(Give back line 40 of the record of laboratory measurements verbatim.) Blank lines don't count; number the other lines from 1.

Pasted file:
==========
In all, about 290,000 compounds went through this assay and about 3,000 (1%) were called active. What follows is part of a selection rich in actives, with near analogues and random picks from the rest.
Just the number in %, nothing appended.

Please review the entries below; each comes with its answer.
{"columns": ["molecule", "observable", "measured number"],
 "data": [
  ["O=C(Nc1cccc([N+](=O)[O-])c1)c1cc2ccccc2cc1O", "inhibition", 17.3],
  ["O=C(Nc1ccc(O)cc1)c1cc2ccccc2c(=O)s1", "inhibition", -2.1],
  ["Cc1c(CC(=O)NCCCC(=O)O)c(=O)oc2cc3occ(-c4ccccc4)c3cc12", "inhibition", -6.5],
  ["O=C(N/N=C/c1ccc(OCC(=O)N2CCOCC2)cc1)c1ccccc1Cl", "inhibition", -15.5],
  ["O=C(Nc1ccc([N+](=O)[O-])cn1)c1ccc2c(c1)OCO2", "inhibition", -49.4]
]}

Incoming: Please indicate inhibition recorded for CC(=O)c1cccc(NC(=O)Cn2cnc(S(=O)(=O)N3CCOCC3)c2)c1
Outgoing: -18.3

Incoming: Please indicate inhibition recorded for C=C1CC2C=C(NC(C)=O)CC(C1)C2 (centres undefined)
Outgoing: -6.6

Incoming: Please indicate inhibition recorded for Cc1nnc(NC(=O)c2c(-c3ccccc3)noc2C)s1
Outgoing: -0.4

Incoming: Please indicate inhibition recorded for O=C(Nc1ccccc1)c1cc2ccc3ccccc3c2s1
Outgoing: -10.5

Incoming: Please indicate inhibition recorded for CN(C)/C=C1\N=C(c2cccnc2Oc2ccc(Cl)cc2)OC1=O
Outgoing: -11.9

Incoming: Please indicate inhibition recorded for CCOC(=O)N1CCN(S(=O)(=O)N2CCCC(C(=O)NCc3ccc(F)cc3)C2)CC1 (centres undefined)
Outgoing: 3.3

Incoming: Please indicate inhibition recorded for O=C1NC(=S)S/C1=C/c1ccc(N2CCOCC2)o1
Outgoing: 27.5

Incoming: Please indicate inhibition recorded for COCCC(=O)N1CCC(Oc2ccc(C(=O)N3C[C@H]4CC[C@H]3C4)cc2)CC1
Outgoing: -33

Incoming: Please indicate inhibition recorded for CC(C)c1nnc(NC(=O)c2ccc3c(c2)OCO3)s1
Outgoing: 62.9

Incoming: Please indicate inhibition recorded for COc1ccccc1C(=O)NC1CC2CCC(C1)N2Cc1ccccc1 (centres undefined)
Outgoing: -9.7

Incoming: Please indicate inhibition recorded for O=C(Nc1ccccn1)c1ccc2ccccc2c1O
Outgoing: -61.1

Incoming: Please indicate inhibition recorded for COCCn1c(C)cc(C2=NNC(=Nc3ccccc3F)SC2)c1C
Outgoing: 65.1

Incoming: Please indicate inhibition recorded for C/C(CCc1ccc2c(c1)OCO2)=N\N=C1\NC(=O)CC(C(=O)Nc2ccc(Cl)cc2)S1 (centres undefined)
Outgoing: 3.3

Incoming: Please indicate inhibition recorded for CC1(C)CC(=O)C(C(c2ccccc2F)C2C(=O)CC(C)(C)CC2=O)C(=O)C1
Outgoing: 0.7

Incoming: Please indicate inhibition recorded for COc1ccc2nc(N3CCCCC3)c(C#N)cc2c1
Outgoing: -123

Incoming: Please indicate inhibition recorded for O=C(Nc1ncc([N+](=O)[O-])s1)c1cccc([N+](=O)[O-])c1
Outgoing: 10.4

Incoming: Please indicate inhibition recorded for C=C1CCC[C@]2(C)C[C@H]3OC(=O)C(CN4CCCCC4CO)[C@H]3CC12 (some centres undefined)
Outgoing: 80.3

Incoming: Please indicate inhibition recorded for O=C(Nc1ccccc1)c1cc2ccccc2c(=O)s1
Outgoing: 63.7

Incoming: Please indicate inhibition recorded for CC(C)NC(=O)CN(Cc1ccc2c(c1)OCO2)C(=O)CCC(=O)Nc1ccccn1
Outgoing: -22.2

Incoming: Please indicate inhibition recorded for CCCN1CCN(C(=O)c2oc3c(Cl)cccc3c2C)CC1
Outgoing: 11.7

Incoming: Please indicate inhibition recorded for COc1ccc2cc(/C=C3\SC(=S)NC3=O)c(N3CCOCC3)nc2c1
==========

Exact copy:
Incoming: Please indicate inhibition recorded for COc1ccc2nc(N3CCCCC3)c(C#N)cc2c1